But now that I ve told you today s story, let me back up a little. To get to this point of launching Pacific Bliss we had to use all our old management skills: compile TO DO lists, find out who in Mackay could do what, (and who would work week-ends and holidays) get the tradesmen scheduled, all on a triage basis, deciding which tasks absolutely had to be done in order to launch on time. The rudders wouldn t budge, so Gunter had to arrange for a backhoe operator to make a casket-sized hole under each one so they could be dropped, and the bearings worked or replaced by an expert. (Keep in mind, at this point, the yacht is resting in the yard on piles of tractor tires see photos in UP THE CREEK story). Gunter quickly tested the engines without water they started. The Australian sun had done its damage to the trampoline and we decided to replace it. That began a frantic dealer-and-internet search for suitable material that was already in OZ, then talking the very-busy-and-solo sailmaker in Mackay into make us a new net in less than three weeks. But we found that CASH (not credit cards) talks here. Thank God for ATMs! One of the house bank batteries was so hot that it was almost ready to explode; that entailed replacing the entire set; we replaced the two engine starter batteries while we were at it. There were only four of the German Sonnenschein batteries in OZ, so we had to purchase a new unproven Chinese brand, called AGM. Each time the battery men came, we had to take off all the salon cushions, since they are located underneath the seats. The slight difference in size required revamping the under-the-seat storage area to fit. The final part of the triage was that the life raft was due for recertification (a must for participation in the Darwin-to-Indonesia Rally). Seeing our eight-person raft inflated for the first time, sitting in it on the cement floor of the shop, and going over all the survival gear was awesome! Chris, the dealer, reported that our survival set-up is top-of-the-line, the best he s seen in a non-commercial yacht. He replaced all of the expired items. He arrived to hoist the heavy box back into the compartment on the stern of Pacific Bliss just one hour before the crane arrived to hoist PB onto the trailer.
Since I m in charge of aesthetics, I hired two women to clean the rain streaks and to buff the sides of Pacific Bliss while she was out of the water. This week, they will clean the decks and sand and oil the outside teak. I m completing the inside. Our anti-fouling applied last year seems to be holding up OK. Charts needed to be ordered for our entire voyage 5 all the way to Thailand this year. It took me an entire day to do the rough navigation as far as Singapore, another to order them and those charts are now arriving and need to be sorted and stored. Now that we re in water, we can check out the watermaker system (now pickled ), the fridge and the freezer, and the heads. (One works, Joy!)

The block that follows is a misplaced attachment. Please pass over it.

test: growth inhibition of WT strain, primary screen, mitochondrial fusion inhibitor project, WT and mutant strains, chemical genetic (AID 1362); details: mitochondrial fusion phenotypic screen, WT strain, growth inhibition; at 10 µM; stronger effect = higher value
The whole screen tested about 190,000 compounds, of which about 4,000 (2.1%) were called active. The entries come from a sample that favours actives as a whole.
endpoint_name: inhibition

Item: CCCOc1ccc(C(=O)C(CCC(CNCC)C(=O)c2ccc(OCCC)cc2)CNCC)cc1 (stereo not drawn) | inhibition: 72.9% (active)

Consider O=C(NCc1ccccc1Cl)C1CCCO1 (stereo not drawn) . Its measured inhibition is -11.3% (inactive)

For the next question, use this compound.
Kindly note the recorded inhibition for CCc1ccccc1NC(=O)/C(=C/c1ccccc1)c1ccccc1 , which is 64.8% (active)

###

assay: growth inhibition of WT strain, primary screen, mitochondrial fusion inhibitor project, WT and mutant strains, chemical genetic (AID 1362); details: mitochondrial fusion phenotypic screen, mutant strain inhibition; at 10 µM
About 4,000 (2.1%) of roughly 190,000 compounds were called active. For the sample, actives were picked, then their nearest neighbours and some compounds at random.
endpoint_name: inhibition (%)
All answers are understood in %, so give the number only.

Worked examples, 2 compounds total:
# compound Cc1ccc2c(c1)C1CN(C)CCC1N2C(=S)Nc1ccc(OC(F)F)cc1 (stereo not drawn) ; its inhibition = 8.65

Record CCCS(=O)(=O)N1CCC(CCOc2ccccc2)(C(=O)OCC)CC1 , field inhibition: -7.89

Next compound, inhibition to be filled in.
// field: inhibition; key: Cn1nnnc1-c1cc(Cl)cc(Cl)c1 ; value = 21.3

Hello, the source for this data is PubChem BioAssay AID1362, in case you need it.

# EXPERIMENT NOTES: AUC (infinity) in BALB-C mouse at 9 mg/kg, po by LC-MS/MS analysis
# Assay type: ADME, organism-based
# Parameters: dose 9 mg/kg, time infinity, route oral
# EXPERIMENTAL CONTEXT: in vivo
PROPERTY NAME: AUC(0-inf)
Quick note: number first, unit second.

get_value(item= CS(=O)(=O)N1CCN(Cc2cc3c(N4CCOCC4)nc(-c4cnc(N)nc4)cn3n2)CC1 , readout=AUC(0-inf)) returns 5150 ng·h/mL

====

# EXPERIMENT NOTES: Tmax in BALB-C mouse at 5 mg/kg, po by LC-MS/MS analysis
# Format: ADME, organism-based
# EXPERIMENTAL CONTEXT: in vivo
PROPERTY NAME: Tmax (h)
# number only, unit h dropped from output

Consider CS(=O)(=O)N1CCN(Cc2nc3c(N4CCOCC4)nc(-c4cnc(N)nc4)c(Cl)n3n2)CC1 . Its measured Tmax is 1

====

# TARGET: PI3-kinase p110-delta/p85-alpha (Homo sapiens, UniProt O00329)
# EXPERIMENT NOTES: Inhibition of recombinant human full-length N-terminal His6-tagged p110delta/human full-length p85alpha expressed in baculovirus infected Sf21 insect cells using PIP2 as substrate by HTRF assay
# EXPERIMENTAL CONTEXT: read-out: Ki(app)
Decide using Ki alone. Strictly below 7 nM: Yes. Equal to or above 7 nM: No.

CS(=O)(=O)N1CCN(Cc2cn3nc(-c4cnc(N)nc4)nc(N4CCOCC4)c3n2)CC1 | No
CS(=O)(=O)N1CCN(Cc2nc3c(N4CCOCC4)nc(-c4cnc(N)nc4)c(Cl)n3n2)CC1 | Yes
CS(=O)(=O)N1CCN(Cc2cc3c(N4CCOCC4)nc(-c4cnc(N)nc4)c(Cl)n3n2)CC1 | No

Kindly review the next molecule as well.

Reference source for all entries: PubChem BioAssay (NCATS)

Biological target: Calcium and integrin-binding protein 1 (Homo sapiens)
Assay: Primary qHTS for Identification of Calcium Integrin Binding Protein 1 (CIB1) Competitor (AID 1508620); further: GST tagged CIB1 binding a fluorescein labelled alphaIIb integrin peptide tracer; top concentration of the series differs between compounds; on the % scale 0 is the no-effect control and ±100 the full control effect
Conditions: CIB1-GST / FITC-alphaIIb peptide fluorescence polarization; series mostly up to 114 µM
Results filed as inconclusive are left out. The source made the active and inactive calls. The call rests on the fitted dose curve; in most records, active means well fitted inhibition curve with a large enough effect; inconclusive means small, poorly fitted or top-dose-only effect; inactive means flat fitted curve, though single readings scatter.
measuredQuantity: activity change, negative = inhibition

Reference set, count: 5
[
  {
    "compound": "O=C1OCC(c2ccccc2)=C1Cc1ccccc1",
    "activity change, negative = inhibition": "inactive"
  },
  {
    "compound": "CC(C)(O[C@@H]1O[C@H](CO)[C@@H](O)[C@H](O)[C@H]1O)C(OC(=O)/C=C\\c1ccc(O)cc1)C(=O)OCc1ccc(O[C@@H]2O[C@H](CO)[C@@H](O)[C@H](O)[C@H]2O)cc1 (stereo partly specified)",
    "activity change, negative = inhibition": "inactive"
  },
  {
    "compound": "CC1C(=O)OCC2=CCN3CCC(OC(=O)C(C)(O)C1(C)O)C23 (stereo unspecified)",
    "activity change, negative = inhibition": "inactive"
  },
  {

I'd bore you to death with the rest of our lists, but you get the idea. We haven t managed to read any books yet; we fall asleep each night exhausted; but we did go to one movie The Interpreter. Excellent! We also took one day off since we arrived, on May Day, and drove along the coast to Arlie Beach where the daytrippers and charter yachts leave for the Whitsundays. Out of curiosity, we checked into the cost of bareboat chartering; would you believe they charge A $960 per day for renting a Perry 43 (the closest to our Catana 431). We were amazed! But then we thought about it: after spending about A$20,000 in Bundaberg last year for four weeks work (including anti-fouling) and estimating this years three weeks of work in Mackay to be about A$10,000, we can understand why they need to charge so much for charter boats.
Our flight to Brisbane was the end of our one-year round-the-world ticket; we had one remaining stop: a Raffles Resort in Nadi, Fiji. It rained during our entire three-day layover. Streets in Nadi were flooded. Schools were closed. We used the Jacuzzi in the rain and never did get to just sit by the pool! But the good news was that we were invited to dinner at the home our Indo-Fijian friends, Sen and Shelley, whose wedding we had attended a few years ago (see webstory Sen s Wedding). They live with Sen s parents, as is the custom, and now they have a darling 11-month baby girl. I have permission from them to publish their story and wedding photos. (It was a Sunni Muslim wedding a two-day affair.) In fact, the couple seemed flattered that I asked.
We had one afternoon and evening in Brisbane. Our Aussie cruiser friends, Pat and Greg of S/V Rascal Too, met our flight and stayed in the hotel room next to ours. We had a wonderful piss-up (Queensland for party) in the hotel s restaurant that night. Pat and Greg easily agreed to be our crew for the Indian Ocean and Red Sea crossing in 2006. We are delighted with this turn of events! Greg is an ace mechanic can fix anything with nothing (after many stints working in PNG) and Pat is a good friend, a great cook, and loads of fun. Both are easy maintenance.
One more week of chores and then we begin Voyage 5, the fifth year of our circumnavigation. The excitement is building, now that we are Back on Bliss! This year s voyage will take us up the Queensland Coast through the Whitsundays and the Great Barrier Reef to Cairns and the tip of York Peninsula, then Over the Top to Darwin, followed by Indonesia, Singapore, Malaysia, and Thailand.
Please DO email us. We love to hear from our friends and wonder what is happening with you. Keep us informed.
Lois and Gunter